14 August 2023, Mumbai
Indeed e-commerce has enabled products to expedite their footprint to all four corners of India, capturing the wallets of non-metro consumers as they gained access to brands they had to go to metros to shop for.
And what made e-commerce so attractive is the choice, discounted prices, easy return and cancellation, and a flood of offers.
The tale of physical retail seemed to have been relegated to the back burner and some experts went as far as predicting “the beginning of the end of physical retail as we knew it”. Fortunately, physical retail in India is far from declining.
In fact, its revving is boosted by Tier II and III cities which are relishing the experience of malls and supermarkets that was hitherto only in Tier I cities.
Organised physical retail to be $230 billion by 2030
End of the day, the proof of this prolific growth lies in the figures. India’s organised retail is valued at $110 billion today and in the next seven years, it is expected to more than double in value. When Covid-19 led to economic despair due to lockdowns, retailers started beefing up their online presence and those who weren’t online ensured they were.
The fate of physical retail then was a big question mark. That disastrous two years saw the demise of popular retail brands like Big Bazaar, FBB, and Central, all part of the now-bankrupt Future Group.
Of course, retail chains were right in bolstering their online sales because as per Deloitte India’s Future of Retail Report’s projection, e-commerce retail will be worth $325 billion by 2030. As Shashwat Goenka, Chairman, of Spencer’s Retail points out, today consumers are keener to make larger purchases at brick-and-mortar stores.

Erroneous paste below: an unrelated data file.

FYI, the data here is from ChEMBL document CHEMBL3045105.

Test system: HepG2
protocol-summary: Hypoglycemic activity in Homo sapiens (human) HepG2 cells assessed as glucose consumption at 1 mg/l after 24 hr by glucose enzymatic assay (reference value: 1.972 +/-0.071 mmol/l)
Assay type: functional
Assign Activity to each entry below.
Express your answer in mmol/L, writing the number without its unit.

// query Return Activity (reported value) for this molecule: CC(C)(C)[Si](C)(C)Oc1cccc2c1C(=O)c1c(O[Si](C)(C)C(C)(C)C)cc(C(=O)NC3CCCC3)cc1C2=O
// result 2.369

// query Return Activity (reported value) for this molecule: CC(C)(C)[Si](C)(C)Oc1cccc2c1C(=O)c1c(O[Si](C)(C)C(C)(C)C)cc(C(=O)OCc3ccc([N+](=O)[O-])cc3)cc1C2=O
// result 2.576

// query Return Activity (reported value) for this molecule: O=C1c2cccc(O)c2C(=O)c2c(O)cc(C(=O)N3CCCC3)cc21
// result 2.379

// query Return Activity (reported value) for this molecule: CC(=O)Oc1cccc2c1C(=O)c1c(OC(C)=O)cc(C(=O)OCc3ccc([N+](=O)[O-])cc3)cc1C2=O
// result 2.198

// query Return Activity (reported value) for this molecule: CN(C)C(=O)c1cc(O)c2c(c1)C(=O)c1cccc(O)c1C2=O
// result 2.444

In contrast, e-commerce and quick commerce tend to fulfill their regular purchases. Again, Deloitte India states that India will see more retail growth. As the demographic factor of India changes and its swathes of urban pockets grow, millennials and the Gen Z population will demand more multi-format points from brands.
One brand, many avatars
In line with the onslaught of e-commerce and changing shopping habits of young Indians, many brands are rethinking their current format and also extending their lines to target different socio-economic demography.
For example, the new mash-up of lingerie and beauty. Now that Indian women are adept at online purchases of a wide range of makeup, she also has the option of physical retail stores selling the same makeup with makeover thrown in - Shoppers Stop’s SS Beauty and Reliance’s Tira and Nykaa. Reliance is planning to launch Blush Lace, a beauty-cum-lingerie format targeting the masses.
Growth is a way of life
Trent Retail, a part of the Tata Group, is expanding its mass-market brand Zudio at a faster rate than its flagship stores in Westside as the expanse of the population is in Tier II and III towns. The mantra for all these retail brands is to be wherever there are consumers rather than rely on Tier City Strategy. V Subramaniam, MD, Reliance Retail is clear about the company’s strategy – as India continues to grow as one of the fastest-growing consumer markets worldwide, Reliance Retail, which opens at least two to three outlets across various formats, is scale orientated and will be wherever there are consumers ready to shop.
Big names bust retail myths and go everywhere
The list of who’s who of Indian retail is now everywhere. Trent Retail, Shoppers Stop, Lifestyle, Aditya Birla Fashion Retail, Arvind Fashion, Raymond, Spencer’s Retail, and V-Mart, etc, are all busy reinventing formats to suit markets and entering uncharted territories to chase the vast number of consumers outside the top 20 Indian cities.
Of course, Reliance Retail is the market leader with 7,000 cities and getting deeper into the hinterlands as its portfolio of products resonates with consumers across the country.